The Awl: An irreverent blog launched by Gawker outcasts Alex Balk and Choire Sicha, the Awl can be a launchpad to too-real celebrity profile or an avenue for an already-established name to spin a column into a book. Week-to-week, The Awl is heavily male because it's mostly written by the men who started it. But following its 2009 launch, it soon added companion sites Splitsider (on comedy) and The Hairpin (on women), the latter of which is publishing some of the funniest and most relevant work by women on the internet. That means that at least a third of the empire's content is for and by women—it just doesn't always make it to the flagship site.
Pitchfork. If you're like us, you think of pioneering indie music website Pitchfork as an emporium for alterna-bros. We're wrong. On a week-to-week basis, the website publishes an impressive number of female bylines—in our count, 59 percent of Pitchfork's top-level content was written by women—even though its editorial staff leans heavily on male names. Next stop: SPIN.
McSweeney's. Dave Eggers' quirky quarterly gives up-and-coming literary types the chance to be published alongside established writers like Joyce Carol Oates and cult heroes like Michael Ian Black. McSweeney's Internet Tendency, the quaterly's online-only arm, doesn't publish much—we only counted 11 pieces hitting the homepage in our week-long count—but its gender split is nearly even.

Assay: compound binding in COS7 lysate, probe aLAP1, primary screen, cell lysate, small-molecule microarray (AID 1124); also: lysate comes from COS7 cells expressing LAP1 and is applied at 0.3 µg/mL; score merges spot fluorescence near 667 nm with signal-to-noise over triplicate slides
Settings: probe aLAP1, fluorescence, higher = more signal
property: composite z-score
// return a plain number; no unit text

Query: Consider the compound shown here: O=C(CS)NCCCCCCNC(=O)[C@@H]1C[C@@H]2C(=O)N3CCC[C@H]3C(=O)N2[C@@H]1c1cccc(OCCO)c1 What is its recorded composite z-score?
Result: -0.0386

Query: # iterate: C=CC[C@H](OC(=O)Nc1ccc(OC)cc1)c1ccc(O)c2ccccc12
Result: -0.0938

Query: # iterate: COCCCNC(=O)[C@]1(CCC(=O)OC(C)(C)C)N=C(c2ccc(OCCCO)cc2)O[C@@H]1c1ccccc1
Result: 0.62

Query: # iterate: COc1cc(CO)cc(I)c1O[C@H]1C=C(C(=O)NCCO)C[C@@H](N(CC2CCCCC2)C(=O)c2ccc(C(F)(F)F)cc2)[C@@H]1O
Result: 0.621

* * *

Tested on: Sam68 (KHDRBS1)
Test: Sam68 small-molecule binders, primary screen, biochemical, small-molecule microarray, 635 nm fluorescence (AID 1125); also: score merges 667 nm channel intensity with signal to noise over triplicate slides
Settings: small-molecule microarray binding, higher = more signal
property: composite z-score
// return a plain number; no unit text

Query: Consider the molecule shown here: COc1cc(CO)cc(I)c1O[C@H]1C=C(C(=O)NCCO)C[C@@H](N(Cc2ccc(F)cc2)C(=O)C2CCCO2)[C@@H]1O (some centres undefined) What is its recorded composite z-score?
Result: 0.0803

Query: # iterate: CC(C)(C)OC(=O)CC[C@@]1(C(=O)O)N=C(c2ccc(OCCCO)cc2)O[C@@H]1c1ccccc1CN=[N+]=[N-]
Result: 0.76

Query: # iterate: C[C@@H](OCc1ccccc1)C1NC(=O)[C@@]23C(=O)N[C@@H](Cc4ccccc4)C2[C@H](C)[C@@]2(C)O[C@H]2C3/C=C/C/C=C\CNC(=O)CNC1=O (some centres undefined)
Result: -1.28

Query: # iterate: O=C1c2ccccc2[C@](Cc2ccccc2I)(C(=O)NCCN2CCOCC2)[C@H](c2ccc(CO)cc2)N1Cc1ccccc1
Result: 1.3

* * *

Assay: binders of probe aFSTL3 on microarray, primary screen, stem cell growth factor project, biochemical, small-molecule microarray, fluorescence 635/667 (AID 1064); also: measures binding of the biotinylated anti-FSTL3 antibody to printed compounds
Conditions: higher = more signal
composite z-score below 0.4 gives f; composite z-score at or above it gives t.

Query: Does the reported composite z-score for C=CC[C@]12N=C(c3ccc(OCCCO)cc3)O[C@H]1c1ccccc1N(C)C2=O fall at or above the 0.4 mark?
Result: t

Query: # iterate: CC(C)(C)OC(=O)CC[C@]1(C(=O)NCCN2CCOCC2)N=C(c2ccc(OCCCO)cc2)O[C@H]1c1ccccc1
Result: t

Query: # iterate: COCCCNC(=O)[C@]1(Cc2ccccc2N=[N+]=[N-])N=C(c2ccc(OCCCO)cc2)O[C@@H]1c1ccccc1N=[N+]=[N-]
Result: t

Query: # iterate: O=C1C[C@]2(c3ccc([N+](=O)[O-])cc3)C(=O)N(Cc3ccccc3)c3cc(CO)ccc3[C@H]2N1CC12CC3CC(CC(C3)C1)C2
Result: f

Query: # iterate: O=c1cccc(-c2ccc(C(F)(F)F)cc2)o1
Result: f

Grantland: Oof. Bill Simmons' nine-month-old ESPN-owned sports and culture startup is publishing some of the best magazine-style content on the web, most of it by dudes. We counted only Grantland's front-page content—in a week, it featured one female byline—but the website does a better job of fitting women writers into its pop culture blog, which regularly features the work of Molly Lambert and Tess Lynch.
Wired: Since the mid-'90s, this monthly glossy has been the dead-tree bible for the digital set. These days, its print magazine competes with some of the big-name publications for A-list writers. It also publishes a slew of blogs on everything from science to national security to geek dads. And as even its parenting slant would imply, the homepage content skews decidedly male.
Thought Catalog: Think of it as a launching pad to the launching pads—this public confessional is the perfect space for a young writer to work through her issues before packaging them as a memoir or a Modern Love column. Thought Catalog publishes the type of personal deep-thinks that have traditionally drawn female bylines. Our one-week count found that the site, founded by Chris Lavergne, features slightly more men than women.